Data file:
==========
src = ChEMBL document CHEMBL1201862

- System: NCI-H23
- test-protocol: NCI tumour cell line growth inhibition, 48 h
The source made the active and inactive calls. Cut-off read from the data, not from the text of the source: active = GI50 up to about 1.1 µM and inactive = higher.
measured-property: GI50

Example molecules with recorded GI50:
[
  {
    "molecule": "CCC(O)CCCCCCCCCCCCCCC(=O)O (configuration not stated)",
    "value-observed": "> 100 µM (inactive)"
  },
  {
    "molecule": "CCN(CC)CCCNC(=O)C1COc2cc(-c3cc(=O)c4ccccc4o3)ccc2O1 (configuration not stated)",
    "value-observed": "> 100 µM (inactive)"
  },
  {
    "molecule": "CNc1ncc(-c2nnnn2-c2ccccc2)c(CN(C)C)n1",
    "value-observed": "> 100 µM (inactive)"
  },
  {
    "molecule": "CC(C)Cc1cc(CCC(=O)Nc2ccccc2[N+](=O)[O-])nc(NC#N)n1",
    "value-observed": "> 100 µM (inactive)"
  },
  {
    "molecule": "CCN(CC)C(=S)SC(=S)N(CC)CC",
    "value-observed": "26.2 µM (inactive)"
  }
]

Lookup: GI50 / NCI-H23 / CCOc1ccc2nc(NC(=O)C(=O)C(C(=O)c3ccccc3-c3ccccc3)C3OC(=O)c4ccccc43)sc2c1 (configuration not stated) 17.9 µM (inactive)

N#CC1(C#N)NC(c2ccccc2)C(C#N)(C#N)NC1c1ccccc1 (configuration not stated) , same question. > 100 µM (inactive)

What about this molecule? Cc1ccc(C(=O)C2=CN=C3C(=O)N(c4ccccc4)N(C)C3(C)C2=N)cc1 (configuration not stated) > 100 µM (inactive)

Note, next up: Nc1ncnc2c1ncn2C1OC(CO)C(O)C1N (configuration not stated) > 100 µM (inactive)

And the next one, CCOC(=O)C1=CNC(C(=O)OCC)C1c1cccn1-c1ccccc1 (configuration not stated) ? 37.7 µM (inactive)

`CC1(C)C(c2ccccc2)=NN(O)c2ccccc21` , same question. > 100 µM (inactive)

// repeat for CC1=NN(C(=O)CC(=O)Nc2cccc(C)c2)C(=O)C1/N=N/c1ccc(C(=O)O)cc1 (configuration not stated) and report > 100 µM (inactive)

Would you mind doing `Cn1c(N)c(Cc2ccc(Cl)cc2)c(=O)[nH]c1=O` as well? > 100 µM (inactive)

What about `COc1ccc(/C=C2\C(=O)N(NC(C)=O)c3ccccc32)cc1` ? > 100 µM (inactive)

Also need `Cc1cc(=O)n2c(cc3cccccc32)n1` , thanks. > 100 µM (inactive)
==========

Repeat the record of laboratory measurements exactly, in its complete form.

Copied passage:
src = ChEMBL document CHEMBL1201862

- System: NCI-H23
- test-protocol: NCI tumour cell line growth inhibition, 48 h
The source made the active and inactive calls. Cut-off read from the data, not from the text of the source: active = GI50 up to about 1.1 µM and inactive = higher.
measured-property: GI50

Example molecules with recorded GI50:
[
  {
    "molecule": "CCC(O)CCCCCCCCCCCCCCC(=O)O (configuration not stated)",
    "value-observed": "> 100 µM (inactive)"
  },
  {
    "molecule": "CCN(CC)CCCNC(=O)C1COc2cc(-c3cc(=O)c4ccccc4o3)ccc2O1 (configuration not stated)",
    "value-observed": "> 100 µM (inactive)"
  },
  {
    "molecule": "CNc1ncc(-c2nnnn2-c2ccccc2)c(CN(C)C)n1",
    "value-observed": "> 100 µM (inactive)"
  },
  {
    "molecule": "CC(C)Cc1cc(CCC(=O)Nc2ccccc2[N+](=O)[O-])nc(NC#N)n1",
    "value-observed": "> 100 µM (inactive)"
  },
  {
    "molecule": "CCN(CC)C(=S)SC(=S)N(CC)CC",
    "value-observed": "26.2 µM (inactive)"
  }
]

Lookup: GI50 / NCI-H23 / CCOc1ccc2nc(NC(=O)C(=O)C(C(=O)c3ccccc3-c3ccccc3)C3OC(=O)c4ccccc43)sc2c1 (configuration not stated) 17.9 µM (inactive)

N#CC1(C#N)NC(c2ccccc2)C(C#N)(C#N)NC1c1ccccc1 (configuration not stated) , same question. > 100 µM (inactive)

What about this molecule? Cc1ccc(C(=O)C2=CN=C3C(=O)N(c4ccccc4)N(C)C3(C)C2=N)cc1 (configuration not stated) > 100 µM (inactive)

Note, next up: Nc1ncnc2c1ncn2C1OC(CO)C(O)C1N (configuration not stated) > 100 µM (inactive)

And the next one, CCOC(=O)C1=CNC(C(=O)OCC)C1c1cccn1-c1ccccc1 (configuration not stated) ? 37.7 µM (inactive)

`CC1(C)C(c2ccccc2)=NN(O)c2ccccc21` , same question. > 100 µM (inactive)

// repeat for CC1=NN(C(=O)CC(=O)Nc2cccc(C)c2)C(=O)C1/N=N/c1ccc(C(=O)O)cc1 (configuration not stated) and report > 100 µM (inactive)

Would you mind doing `Cn1c(N)c(Cc2ccc(Cl)cc2)c(=O)[nH]c1=O` as well? > 100 µM (inactive)

What about `COc1ccc(/C=C2\C(=O)N(NC(C)=O)c3ccccc32)cc1` ? > 100 µM (inactive)

Also need `Cc1cc(=O)n2c(cc3cccccc32)n1` , thanks. > 100 µM (inactive)